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# Re: st: Bootstrapping question

 From Steve Samuels To statalist@hsphsun2.harvard.edu Subject Re: st: Bootstrapping question Date Wed, 6 Feb 2013 22:24:22 -0500

```Lenth's site states that he use the "exact", presumably Clopper-Pearson,
intervals, which is known to be conservative. But this is not
what Stata computes. Since a 50% sample proportion is not possible with
n = 27, the closest one can get to 50% is with k = 13 or 14 events. I'm
not sure what Lenth's applet shows (I don't have Java enabled), but Stata
does not show a 17.3% margin of error, rather a number closer to 20%

. cii 27 13
-- Binomial Exact --
Variable |        Obs        Mean    Std. Err.       [95% Conf. Interval]
----------+---------------------------------------------------------------
|         27    .4814815     .096159        .2866725    .6805035

. cii 27 14
-- Binomial Exact --
Variable |        Obs        Mean    Std. Err.       [95% Conf. Interval]
----------+---------------------------------------------------------------
|         27    .5185185     .096159        .3194965    .7133275

You could have skipped the trip to Length's site and used Stata's own -cii- command
with the Wilson intervals, recommended for n < 40 (Brown et al, 2008).

. cii 27 13, wilson
------ Wilson ------
Variable |        Obs        Mean    Std. Err.       [95% Conf. Interval]
----------+---------------------------------------------------------------
|         27    .4814815     .096159        .3074323    .6601438

. cii 27 14, wilson
------ Wilson ------
Variable |        Obs        Mean    Std. Err.       [95% Conf. Interval]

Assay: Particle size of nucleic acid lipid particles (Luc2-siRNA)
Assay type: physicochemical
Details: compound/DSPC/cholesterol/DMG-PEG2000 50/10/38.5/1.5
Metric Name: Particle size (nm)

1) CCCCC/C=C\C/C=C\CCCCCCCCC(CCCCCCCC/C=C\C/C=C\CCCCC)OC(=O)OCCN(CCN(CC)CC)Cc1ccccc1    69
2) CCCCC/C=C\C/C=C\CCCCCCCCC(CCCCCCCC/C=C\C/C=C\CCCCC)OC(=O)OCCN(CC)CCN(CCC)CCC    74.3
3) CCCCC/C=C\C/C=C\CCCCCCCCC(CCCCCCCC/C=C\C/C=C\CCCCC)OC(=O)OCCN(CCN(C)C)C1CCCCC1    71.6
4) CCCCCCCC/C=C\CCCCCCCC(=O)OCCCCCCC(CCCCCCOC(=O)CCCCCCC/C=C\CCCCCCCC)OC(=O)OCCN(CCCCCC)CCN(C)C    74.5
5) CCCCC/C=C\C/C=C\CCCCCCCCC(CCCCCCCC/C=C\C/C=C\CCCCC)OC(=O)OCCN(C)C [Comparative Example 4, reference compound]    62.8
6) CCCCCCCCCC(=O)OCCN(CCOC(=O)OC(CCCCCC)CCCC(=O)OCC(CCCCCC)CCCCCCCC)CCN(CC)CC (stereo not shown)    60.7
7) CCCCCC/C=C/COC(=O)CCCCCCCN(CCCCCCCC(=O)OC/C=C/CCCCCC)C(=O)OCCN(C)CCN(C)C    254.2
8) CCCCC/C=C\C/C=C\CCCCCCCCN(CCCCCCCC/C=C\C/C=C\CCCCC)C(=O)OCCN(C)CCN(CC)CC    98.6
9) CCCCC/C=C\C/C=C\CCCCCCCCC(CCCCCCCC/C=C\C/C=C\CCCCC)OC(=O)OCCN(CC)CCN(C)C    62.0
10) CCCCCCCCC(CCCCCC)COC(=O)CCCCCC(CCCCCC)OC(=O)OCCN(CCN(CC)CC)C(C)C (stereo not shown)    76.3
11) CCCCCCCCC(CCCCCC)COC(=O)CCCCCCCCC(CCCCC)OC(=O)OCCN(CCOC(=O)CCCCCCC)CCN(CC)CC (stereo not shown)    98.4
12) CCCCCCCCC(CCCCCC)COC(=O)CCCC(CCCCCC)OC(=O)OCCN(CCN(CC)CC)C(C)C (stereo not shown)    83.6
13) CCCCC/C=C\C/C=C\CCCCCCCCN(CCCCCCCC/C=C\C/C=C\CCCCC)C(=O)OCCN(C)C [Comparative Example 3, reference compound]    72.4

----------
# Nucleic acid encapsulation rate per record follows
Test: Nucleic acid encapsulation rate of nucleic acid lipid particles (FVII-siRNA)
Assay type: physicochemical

---------+---------------------------------------------------------------
|         27    .5185185     .096159        .3398562    .6925677

Brown, L. D., T. T. Cai, and A. DasGupta. 2001. Interval estimation for
a binomial proportion. Statistical Science 16: 101–133

Steve

Steven J Samuels
Consulting Statistician
18 Cantine's Island
Saugerties NY 12477
Voice: 845-246-0774

On Feb 6, 2013, at 8:08 PM, Nick Cox wrote:

I don't think I can add usefully to my previous comments. Saying that
you used a particular program does not convey much to me. What does
"improve the confidence intervals" mean?

Nick

On Wed, Feb 6, 2013 at 8:53 PM, Ilian, Henry (ACS)
<Henry.Ilian@dfa.state.ny.us> wrote:
> The sample size 1s 27, which is the largest number the case readers can handle in the amount of time allotted. The population the sample is drawn from is 140. To get a confidence interval for proportion I used Lenth's on-line application, http://homepage.cs.uiowa.edu/~rlenth/Power/. Since the items have different proportions, there are several confidence intervals. Using 50% as the proportion (meaning that for a particular item, 50% of the sample were awarded the highest ordinal rating, and the other 50% were awarded other ratings), I got a margin of error of 17.3%. For a proportion of 70%, the margin of error is 16%, etc.
>
> I'm new to the idea of bootstrapping, but it seemed to be a way to improve the confidence intervals.
>
> -----Original Message-----
> From: owner-statalist@hsphsun2.harvard.edu [mailto:owner-statalist@hsphsun2.harvard.edu] On Behalf Of Nick Cox
> Sent: Wednesday, February 06, 2013 2:04 PM
> To: statalist@hsphsun2.harvard.edu
> Subject: Re: st: Bootstrapping question
>
> For once, my line differs slightly from Maarten's.
>
> The crunch is that nowhere did Henry state where his confidence
> intervals come from. If they were based on inappropriate assumptions,
> bootstrapping may do better. But if the confidence intervals one way
> are wide, the expectation is of a similar story from -bootstrap-.
>
> Nick
>
> On Wed, Feb 6, 2013 at 6:55 PM, Maarten Buis <maartenlbuis@gmail.com> wrote:
>> On Wed, Feb 6, 2013 at 5:28 PM, Ilian, Henry (ACS)  wrote:
>>> I am working with samples that result in very large confidence intervals, and there is no way to get larger samples. Therefore bootstrapping is an appealing option.
>>
>> Unfortunately the bootstrap is not going to help. The large confidence
>> intervals mean that there is very little information present in your
>> data, and no statistical technique can add information that was not
>> present in your data to begin with. So it seems that you will just
>> have to live with the very large confidence intervals.
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